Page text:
THE PRINCE George's County Board of Education should try once more to persuade School Superintendent John Murphy to remain on the job. The timing here is crucial for several reasons. Mr. Murphy is now one of five semifinalists for the superintendent post in Boston, and a decision there is expected by January. Moreover, the Boston situation shows that some school systems are already far ahead in their leadership searches, which leaves Prince George's poorly positioned in terms of timing its own negotiations.

Salary may not be the primary issue here. Mr. Murphy has announced his intention to leave Prince George's even though the school board there recently made him the region's highest paid superintendent, with a new salary of $120,000 and a yearly annuity of $15,000. Mr. Murphy has repeatedly said he wants to finish his career in Prince George's and has sought such assurances from county officials. Roughly 18 months remain in Mr. Murphy's current contract.

Now the board should vote on whether it will pledge to renew Mr. Murphy's contract when it expires; if so, the offer must be made soon. If that effort fails, the board must rapidly move forward in seeking a replacement.

The D.C. public school system is also in the market for a new superintendent, and it should pay close attention to Prince George's. If Prince George's is unable to keep Mr. Murphy, the D.C. Board of Education superintendent search committee would do well to inquire about his interest in moving to the District.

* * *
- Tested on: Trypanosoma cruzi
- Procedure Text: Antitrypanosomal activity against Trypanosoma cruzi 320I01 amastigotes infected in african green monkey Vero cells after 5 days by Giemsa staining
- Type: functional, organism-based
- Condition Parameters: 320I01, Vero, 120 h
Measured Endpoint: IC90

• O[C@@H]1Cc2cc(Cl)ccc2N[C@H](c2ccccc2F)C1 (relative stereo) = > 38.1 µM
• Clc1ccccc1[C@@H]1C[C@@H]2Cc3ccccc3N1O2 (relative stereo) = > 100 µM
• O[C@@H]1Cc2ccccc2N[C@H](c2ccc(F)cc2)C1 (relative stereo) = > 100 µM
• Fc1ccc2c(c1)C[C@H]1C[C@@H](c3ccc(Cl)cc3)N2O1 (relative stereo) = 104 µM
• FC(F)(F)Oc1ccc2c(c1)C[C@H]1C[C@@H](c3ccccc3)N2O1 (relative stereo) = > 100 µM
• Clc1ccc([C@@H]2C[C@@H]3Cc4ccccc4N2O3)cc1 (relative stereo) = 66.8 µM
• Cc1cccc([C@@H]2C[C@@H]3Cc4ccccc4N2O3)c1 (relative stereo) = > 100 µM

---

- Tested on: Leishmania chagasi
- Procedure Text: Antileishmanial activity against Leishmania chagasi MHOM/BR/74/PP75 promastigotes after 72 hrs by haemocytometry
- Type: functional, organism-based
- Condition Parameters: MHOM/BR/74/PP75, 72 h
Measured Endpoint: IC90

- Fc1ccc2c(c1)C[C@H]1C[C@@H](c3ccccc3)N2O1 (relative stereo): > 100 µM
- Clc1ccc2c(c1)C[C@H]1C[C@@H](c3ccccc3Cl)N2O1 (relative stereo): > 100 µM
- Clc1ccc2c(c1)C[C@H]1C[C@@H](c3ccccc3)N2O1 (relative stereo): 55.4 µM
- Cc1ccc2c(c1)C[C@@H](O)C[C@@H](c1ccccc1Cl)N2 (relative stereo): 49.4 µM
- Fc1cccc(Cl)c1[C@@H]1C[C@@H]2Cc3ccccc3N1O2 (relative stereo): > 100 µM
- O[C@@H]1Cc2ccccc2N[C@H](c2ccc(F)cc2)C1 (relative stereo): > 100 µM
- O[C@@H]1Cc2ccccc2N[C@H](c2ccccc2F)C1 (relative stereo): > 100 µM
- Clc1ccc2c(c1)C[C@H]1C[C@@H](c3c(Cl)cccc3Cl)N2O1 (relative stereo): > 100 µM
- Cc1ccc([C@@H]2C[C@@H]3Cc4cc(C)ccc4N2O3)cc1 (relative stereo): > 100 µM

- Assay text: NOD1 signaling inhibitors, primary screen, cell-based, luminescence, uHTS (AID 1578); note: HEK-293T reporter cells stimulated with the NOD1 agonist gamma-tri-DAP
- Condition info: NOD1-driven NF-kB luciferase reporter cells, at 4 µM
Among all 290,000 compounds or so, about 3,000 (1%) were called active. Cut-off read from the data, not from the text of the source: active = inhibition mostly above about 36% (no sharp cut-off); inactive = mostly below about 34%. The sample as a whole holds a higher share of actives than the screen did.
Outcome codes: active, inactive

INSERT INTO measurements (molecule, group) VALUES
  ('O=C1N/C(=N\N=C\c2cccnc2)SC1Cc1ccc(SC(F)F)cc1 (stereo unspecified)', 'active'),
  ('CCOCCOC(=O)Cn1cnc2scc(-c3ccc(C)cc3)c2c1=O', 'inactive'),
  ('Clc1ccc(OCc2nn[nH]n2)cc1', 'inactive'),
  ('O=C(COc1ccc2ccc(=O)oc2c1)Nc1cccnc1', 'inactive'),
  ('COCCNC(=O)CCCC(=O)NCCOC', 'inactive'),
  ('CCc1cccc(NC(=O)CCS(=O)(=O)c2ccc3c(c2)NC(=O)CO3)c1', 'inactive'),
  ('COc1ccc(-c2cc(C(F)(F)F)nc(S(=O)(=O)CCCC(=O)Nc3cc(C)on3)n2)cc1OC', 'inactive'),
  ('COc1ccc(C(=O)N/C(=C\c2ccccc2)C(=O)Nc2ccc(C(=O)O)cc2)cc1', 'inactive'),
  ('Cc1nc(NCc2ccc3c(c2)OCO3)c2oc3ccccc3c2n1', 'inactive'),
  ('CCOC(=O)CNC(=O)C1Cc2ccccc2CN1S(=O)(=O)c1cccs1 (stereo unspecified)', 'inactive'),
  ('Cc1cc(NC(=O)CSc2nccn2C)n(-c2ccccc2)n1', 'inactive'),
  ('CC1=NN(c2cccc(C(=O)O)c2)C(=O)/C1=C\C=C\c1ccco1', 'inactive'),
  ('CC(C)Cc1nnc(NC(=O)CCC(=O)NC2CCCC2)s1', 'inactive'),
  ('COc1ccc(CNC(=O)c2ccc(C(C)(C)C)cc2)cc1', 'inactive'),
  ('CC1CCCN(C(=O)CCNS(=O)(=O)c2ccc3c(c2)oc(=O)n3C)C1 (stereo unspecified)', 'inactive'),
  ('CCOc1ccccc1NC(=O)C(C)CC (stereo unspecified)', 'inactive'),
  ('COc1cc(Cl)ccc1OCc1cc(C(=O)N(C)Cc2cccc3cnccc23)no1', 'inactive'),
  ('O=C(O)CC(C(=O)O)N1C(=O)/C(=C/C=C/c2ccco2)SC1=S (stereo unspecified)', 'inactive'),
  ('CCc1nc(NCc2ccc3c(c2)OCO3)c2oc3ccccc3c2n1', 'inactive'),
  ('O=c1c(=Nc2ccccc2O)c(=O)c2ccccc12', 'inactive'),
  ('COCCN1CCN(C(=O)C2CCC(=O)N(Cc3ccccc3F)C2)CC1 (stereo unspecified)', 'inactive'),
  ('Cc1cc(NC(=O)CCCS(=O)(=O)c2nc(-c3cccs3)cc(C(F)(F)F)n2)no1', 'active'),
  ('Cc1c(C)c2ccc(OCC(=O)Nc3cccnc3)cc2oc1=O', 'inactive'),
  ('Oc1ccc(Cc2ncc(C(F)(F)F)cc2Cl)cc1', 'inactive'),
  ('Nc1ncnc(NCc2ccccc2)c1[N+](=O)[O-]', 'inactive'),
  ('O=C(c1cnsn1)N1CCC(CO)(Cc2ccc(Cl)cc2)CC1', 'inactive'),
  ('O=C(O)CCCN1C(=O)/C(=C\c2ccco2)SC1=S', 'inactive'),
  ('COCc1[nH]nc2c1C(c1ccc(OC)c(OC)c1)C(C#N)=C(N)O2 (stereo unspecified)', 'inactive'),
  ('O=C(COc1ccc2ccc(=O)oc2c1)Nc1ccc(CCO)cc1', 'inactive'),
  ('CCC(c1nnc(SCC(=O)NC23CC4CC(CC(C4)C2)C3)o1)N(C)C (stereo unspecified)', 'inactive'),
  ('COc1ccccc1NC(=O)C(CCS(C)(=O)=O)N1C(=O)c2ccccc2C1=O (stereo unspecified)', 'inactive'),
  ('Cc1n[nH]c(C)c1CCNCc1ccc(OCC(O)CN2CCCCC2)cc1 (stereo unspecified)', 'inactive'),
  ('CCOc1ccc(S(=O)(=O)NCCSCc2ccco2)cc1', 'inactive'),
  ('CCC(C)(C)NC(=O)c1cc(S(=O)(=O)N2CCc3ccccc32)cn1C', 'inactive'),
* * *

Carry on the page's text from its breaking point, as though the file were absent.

Under Mr. Murphy's leadership, the Prince George's schools have: 1) increased black student involvement in advanced placement courses and raised college attendance among blacks by 25 percent; 2) raised achievement levels and test scores of even the poorest students, while ensuring that other students also improved to a level commensurate with the best school systems in the region; 3) created a marvelous system of magnet schools; 4) gained the confidence of local businesses and raised millions of dollars in private money and grants.

Just as it would be outrageous to suggest that minority applicants should not be considered for top posts in predominantly white school systems, it would be ludicrous to overlook Mr. Murphy for the D.C. schools because he is white. Prince George's probable loss need not be the region's loss as well.